SAN FRANCISCO (AP) - Check out rental sites for San Francisco, especially the trendier parts: Well over $3,000 a month for a one-bedroom flat and nearly $5,000 for two bedrooms.
SAN FRANCISCO (AP) — Check out rental sites for San Francisco, especially the trendier parts: Well over $3,000 a month for a one-bedroom flat and nearly $5,000 for two bedrooms.
Finding a place to live has become so expensive and emotional that city supervisors are considering a 45-day moratorium on luxury housing in the Mission District, which has long been one of the most diverse neighborhoods in the city.
The area, home to taquerias and corner markets, is now teeming with Silicon Valley workers and the pricey restaurants that cater to them.
Fancy high-rises are planned to take over dilapidated street corners, including one that tenant activists have dubbed the "Monster in the Mission," a 345-unit building with rents projected to start at $3,500.
The growth is pushing out longtime tenants, say hundreds of people who crowded San Francisco City Hall last month to support the moratorium and urge a time-out on evictions.
They say that working families, especially Latinos, are being forced out to make way for market-rate housing and that officials have a responsibility to fight back.
The moratorium would give the city room to purchase some of the land available in the Mission, to develop hundreds of affordable housing units for lower-income and middle-income families.
"We were traditionally the most working-class neighborhood, dating back to the Irish and the Italians in the Gold Rush, and it's no longer," says Gabriel Medina, president of the San Francisco Latino Democratic Club. "It's trending into something that's not a working-class neighborhood."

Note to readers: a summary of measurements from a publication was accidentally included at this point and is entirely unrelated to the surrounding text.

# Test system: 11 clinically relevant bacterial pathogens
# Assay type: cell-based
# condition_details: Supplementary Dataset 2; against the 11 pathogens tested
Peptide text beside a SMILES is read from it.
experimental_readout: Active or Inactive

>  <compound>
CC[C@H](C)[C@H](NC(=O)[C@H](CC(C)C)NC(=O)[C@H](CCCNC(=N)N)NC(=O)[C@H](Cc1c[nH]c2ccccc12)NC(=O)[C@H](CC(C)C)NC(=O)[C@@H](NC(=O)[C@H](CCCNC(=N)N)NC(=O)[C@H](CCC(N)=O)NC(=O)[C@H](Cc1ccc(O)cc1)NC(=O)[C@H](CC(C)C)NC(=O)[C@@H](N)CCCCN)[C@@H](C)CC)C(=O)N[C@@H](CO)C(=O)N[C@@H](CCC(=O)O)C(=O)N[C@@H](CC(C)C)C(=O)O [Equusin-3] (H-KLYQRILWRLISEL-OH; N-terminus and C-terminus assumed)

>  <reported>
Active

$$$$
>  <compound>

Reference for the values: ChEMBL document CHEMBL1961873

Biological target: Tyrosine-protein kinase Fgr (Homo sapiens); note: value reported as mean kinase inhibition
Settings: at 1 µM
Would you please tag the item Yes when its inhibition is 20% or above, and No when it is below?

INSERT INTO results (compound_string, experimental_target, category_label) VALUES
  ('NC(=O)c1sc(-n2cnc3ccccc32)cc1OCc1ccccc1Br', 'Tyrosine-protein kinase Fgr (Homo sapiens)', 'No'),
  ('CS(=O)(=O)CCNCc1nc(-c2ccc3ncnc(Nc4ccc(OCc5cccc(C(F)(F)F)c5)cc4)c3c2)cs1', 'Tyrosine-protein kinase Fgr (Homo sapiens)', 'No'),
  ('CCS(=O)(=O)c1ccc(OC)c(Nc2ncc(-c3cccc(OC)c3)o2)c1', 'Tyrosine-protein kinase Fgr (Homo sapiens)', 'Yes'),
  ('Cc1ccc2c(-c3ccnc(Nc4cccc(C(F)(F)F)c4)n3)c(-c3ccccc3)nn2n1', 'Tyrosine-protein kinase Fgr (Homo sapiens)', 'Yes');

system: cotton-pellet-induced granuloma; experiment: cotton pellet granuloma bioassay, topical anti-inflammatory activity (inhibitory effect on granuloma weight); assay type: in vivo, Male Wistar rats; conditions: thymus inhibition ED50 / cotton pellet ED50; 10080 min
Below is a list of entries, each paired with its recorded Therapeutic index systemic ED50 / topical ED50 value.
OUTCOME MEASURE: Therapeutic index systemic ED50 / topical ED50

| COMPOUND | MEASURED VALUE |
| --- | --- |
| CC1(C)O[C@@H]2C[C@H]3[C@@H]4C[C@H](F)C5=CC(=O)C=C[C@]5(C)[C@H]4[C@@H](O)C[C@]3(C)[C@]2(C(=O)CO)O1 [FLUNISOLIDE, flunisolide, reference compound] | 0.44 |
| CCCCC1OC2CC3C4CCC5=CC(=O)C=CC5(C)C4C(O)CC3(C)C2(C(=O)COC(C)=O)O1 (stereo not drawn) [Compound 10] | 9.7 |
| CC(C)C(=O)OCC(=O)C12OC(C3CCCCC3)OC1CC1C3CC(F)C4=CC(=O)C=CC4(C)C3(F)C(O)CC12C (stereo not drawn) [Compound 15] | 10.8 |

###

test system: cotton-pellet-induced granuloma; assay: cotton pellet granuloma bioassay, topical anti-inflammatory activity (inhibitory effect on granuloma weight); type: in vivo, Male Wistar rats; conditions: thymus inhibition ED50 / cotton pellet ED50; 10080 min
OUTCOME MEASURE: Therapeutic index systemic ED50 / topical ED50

The district has lost lower-income and middle-income households, according to a recent study by the nonprofit Council of Community Housing Organizations.
Families with households making $50,000 to $75,000 made up a quarter of Mission households in 2000, now they make up 13 percent. Households with incomes of at least $100,000, meanwhile, have increased.
Tuesday's vote is largely symbolic, as the plan faces steep odds. But it's telling of how officials are desperate to do something about housing in a city where prices are among the nation's highest, with no signs of abating.
Moratorium opponents, meanwhile, say they want to preserve the city's diversity, too. But they say the way to more affordable housing is through increased construction.
Derek Remski helped put together an anti-moratorium rally at City Hall on Tuesday. Organizers say dozens attended, underscoring Remski's desire for officials to focus on growth.
"We can't freeze the city in a block of amber," he says. "I don't want to fossilize San Francisco."
Supporters plan a rally of their own closer to the afternoon vote.
The ordinance needs approval from nine of the 11 city supervisors to pass. The board took the unusual step of skipping a committee vote and fast-tracking the issue straight to the full committee.
According to the city, more than two dozen projects would be affected, including the "Monster."